US economic recovery highly dependent on widespread vaccination: Fed official

Andrew Walcott, owners of Fusion East Caribbean & Soul Food restaurant, poses for a photo at the restaurant in East New York neighborhood of the Brooklyn borough of New York, Thursday, Jan. 7, 2021. (File photo: AP)

WASHINGTON, Jan. 12 (Xinhua) -- The U.S. economic recovery is highly dependent on widespread vaccination as COVID-19 infections have surged across the country in months, a senior U.S. Federal Reserve (Fed) official said on Tuesday.

"Overall, recent indicators suggest near-term problems stemming from elevated infections and persistent public health concerns. So clearly, the near-term recovery is highly dependent on rapid, widespread vaccination," Boston Federal Reserve Bank President Eric Rosengren said at a virtual event held by the Greater Boston Chamber of Commerce.

"Unfortunately, to date, the inoculation rate has been disappointing, which likely will impact public health and the economy in the near term," he said.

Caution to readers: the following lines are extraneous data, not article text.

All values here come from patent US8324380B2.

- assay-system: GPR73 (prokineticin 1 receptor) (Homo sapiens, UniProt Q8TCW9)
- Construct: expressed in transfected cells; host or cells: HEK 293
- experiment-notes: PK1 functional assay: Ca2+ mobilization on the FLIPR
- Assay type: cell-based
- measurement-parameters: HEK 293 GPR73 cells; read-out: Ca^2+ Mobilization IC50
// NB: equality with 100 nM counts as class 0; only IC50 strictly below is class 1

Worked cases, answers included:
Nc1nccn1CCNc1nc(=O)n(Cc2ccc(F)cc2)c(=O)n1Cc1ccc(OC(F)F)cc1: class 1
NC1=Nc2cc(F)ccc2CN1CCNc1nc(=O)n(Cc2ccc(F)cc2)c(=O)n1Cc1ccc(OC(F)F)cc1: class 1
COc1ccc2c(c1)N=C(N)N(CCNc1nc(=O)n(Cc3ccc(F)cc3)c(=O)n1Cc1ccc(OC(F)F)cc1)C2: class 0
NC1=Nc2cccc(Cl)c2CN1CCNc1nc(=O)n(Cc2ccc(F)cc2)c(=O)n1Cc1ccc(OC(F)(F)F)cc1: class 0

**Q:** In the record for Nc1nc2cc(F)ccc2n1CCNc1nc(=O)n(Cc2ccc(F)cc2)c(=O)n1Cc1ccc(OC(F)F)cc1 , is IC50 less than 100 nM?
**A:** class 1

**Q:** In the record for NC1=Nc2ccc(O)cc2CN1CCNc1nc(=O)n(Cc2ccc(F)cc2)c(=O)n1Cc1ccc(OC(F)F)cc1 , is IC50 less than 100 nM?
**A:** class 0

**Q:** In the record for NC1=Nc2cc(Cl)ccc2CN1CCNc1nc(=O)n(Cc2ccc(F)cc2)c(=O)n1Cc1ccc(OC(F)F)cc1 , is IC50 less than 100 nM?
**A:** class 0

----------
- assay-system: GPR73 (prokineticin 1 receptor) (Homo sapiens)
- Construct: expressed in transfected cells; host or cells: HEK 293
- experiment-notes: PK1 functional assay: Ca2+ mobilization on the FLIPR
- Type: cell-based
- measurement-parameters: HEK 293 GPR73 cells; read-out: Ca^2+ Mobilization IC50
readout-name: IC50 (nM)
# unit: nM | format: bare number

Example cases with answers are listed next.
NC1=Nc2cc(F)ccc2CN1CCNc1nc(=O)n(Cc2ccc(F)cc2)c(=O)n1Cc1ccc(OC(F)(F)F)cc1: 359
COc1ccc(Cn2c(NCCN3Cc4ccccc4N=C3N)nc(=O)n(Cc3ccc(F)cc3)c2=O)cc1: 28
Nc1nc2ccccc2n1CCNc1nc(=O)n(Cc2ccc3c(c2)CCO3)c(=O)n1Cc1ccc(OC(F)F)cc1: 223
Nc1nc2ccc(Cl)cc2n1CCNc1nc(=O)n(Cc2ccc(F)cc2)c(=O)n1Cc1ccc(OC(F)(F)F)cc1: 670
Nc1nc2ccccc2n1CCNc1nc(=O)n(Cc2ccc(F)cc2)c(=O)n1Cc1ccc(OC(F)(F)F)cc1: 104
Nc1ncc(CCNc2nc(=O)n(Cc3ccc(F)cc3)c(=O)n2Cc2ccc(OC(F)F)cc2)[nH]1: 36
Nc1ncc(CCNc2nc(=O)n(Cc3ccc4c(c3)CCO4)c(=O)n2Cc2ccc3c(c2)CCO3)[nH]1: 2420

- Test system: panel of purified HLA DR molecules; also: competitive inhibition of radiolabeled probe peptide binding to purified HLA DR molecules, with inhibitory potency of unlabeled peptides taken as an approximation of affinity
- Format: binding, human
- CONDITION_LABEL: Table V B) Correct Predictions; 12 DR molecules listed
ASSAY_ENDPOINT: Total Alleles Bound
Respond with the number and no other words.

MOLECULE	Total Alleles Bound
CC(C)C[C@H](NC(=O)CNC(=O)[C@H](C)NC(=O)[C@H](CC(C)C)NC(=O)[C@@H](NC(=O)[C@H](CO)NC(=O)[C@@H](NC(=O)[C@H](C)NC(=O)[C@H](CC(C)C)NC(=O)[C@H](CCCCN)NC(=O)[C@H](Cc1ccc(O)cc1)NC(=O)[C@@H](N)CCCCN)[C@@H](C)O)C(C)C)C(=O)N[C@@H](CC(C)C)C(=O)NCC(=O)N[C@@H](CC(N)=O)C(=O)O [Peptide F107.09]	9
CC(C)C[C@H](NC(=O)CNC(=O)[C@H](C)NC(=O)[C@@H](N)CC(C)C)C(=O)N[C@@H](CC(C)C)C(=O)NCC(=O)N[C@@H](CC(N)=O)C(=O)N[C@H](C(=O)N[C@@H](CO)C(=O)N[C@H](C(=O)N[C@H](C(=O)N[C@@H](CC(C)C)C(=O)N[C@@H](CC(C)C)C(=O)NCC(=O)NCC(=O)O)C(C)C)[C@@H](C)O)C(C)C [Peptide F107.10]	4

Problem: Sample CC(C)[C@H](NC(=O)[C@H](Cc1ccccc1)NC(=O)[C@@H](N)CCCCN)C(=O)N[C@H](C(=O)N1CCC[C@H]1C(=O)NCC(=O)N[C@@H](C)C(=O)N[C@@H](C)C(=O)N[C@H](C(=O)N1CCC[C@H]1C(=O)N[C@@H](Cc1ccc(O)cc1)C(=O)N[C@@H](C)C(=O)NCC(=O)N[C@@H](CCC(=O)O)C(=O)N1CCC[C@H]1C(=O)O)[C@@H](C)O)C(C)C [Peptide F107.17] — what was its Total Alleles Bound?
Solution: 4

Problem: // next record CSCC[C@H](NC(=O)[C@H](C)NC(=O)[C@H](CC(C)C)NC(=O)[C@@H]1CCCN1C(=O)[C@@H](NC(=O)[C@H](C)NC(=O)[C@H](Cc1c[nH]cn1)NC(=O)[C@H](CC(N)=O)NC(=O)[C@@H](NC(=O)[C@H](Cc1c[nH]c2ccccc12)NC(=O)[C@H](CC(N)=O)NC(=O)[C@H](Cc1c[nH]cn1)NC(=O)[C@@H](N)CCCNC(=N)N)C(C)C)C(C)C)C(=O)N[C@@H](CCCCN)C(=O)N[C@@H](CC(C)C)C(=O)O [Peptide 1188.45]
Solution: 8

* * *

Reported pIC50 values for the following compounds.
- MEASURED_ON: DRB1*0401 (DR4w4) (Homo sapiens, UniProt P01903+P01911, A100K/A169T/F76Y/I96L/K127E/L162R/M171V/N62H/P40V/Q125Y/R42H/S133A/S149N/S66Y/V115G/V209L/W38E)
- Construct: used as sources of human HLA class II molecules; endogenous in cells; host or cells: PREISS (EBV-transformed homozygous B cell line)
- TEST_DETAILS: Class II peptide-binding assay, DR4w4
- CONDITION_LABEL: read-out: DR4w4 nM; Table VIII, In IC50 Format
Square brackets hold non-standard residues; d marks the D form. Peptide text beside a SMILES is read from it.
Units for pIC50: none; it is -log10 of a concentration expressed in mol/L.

Rosengren noted that the path to stabilizing the economy hinges on first getting the virus under control, and without effective public health policy, the virus will remain the major source of economic challenges.

While the U.S. economy will, at best, "continue to grow modestly until there is widespread vaccination," a more robust economic recovery is likely to follow in the second half of the year with substantial fiscal and monetary support, Rosengren said.

"I also expect that short-term interest rates near zero will be appropriate throughout this year, and that the Federal Reserve will continue to purchase long-term assets until the economy is on a stronger economic footing," he said.

The Fed last month decided to keep its benchmark interest rate unchanged at the record-low level of near zero while expecting rates to stay there at least through 2023.

The central bank also pledged to continue its asset purchase program at least at the current pace of 120 billion U.S. dollars per month until it sees "substantial further progress" in employment and inflation.